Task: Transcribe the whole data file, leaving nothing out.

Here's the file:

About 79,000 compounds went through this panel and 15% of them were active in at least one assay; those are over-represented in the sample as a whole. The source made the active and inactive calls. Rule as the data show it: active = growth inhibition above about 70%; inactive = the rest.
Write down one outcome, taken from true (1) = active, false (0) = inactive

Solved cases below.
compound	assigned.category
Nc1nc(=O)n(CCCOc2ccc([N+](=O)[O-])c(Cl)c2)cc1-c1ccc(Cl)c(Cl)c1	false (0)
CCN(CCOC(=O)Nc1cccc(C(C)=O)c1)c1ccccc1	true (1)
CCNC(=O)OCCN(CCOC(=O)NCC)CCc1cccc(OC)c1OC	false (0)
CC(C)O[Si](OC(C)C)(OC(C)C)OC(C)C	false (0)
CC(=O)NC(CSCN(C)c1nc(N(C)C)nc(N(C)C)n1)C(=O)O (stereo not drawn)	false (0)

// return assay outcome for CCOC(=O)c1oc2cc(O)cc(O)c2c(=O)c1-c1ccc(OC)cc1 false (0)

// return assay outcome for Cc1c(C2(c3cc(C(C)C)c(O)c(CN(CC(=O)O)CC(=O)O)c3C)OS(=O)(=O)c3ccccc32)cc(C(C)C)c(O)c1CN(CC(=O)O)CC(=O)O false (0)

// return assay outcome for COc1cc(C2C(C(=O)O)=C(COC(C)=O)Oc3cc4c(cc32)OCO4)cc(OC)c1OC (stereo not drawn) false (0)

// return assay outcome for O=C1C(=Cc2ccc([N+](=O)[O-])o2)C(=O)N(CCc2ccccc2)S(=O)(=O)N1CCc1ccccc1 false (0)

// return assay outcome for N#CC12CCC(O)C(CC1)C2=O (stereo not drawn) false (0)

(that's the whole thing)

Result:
About 79,000 compounds went through this panel and 15% of them were active in at least one assay; those are over-represented in the sample as a whole. The source made the active and inactive calls. Rule as the data show it: active = growth inhibition above about 70%; inactive = the rest.
Write down one outcome, taken from true (1) = active, false (0) = inactive

Solved cases below.
compound	assigned.category
Nc1nc(=O)n(CCCOc2ccc([N+](=O)[O-])c(Cl)c2)cc1-c1ccc(Cl)c(Cl)c1	false (0)
CCN(CCOC(=O)Nc1cccc(C(C)=O)c1)c1ccccc1	true (1)
CCNC(=O)OCCN(CCOC(=O)NCC)CCc1cccc(OC)c1OC	false (0)
CC(C)O[Si](OC(C)C)(OC(C)C)OC(C)C	false (0)
CC(=O)NC(CSCN(C)c1nc(N(C)C)nc(N(C)C)n1)C(=O)O (stereo not drawn)	false (0)

// return assay outcome for CCOC(=O)c1oc2cc(O)cc(O)c2c(=O)c1-c1ccc(OC)cc1 false (0)

// return assay outcome for Cc1c(C2(c3cc(C(C)C)c(O)c(CN(CC(=O)O)CC(=O)O)c3C)OS(=O)(=O)c3ccccc32)cc(C(C)C)c(O)c1CN(CC(=O)O)CC(=O)O false (0)

// return assay outcome for COc1cc(C2C(C(=O)O)=C(COC(C)=O)Oc3cc4c(cc32)OCO4)cc(OC)c1OC (stereo not drawn) false (0)

// return assay outcome for O=C1C(=Cc2ccc([N+](=O)[O-])o2)C(=O)N(CCc2ccccc2)S(=O)(=O)N1CCc1ccccc1 false (0)

// return assay outcome for N#CC12CCC(O)C(CC1)C2=O (stereo not drawn) false (0)